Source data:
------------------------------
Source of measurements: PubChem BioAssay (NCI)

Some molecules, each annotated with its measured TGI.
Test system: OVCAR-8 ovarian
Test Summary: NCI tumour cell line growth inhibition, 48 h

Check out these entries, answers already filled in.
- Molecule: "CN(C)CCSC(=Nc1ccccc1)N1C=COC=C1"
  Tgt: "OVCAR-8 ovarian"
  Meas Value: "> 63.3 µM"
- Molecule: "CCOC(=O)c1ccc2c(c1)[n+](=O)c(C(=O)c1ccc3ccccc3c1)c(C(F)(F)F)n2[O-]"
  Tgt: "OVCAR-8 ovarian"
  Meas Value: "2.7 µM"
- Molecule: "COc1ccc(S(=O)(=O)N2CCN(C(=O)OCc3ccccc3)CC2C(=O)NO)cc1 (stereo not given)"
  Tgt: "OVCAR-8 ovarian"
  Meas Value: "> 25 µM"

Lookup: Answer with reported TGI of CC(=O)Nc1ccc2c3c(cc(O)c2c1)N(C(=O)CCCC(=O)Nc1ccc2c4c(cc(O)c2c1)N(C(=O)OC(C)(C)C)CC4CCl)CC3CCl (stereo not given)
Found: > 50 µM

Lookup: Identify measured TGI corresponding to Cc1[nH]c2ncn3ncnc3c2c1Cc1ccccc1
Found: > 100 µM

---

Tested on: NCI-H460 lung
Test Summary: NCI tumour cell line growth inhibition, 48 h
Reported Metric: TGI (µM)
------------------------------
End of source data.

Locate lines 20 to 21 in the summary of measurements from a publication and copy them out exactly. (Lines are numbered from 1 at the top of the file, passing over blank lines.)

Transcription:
Tested on: NCI-H460 lung
Test Summary: NCI tumour cell line growth inhibition, 48 h